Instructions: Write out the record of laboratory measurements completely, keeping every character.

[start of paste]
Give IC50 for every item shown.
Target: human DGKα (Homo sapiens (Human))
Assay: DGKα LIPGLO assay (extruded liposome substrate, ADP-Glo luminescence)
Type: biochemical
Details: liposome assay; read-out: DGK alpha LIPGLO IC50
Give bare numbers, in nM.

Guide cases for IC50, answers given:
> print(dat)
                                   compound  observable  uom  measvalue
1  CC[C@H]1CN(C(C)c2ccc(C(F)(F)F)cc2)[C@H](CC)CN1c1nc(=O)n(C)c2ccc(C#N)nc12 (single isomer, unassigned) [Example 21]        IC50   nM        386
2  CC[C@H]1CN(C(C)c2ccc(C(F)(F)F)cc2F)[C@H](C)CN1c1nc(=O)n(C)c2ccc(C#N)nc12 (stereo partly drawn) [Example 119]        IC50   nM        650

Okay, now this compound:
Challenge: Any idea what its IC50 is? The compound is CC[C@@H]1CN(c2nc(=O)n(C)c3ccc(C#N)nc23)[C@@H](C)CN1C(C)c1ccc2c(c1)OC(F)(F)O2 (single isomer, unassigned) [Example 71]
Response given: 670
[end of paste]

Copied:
Give IC50 for every item shown.
Target: human DGKα (Homo sapiens (Human))
Assay: DGKα LIPGLO assay (extruded liposome substrate, ADP-Glo luminescence)
Type: biochemical
Details: liposome assay; read-out: DGK alpha LIPGLO IC50
Give bare numbers, in nM.

Guide cases for IC50, answers given:
> print(dat)
                                   compound  observable  uom  measvalue
1  CC[C@H]1CN(C(C)c2ccc(C(F)(F)F)cc2)[C@H](CC)CN1c1nc(=O)n(C)c2ccc(C#N)nc12 (single isomer, unassigned) [Example 21]        IC50   nM        386
2  CC[C@H]1CN(C(C)c2ccc(C(F)(F)F)cc2F)[C@H](C)CN1c1nc(=O)n(C)c2ccc(C#N)nc12 (stereo partly drawn) [Example 119]        IC50   nM        650

Okay, now this compound:
Challenge: Any idea what its IC50 is? The compound is CC[C@@H]1CN(c2nc(=O)n(C)c3ccc(C#N)nc23)[C@@H](C)CN1C(C)c1ccc2c(c1)OC(F)(F)O2 (single isomer, unassigned) [Example 71]
Response given: 670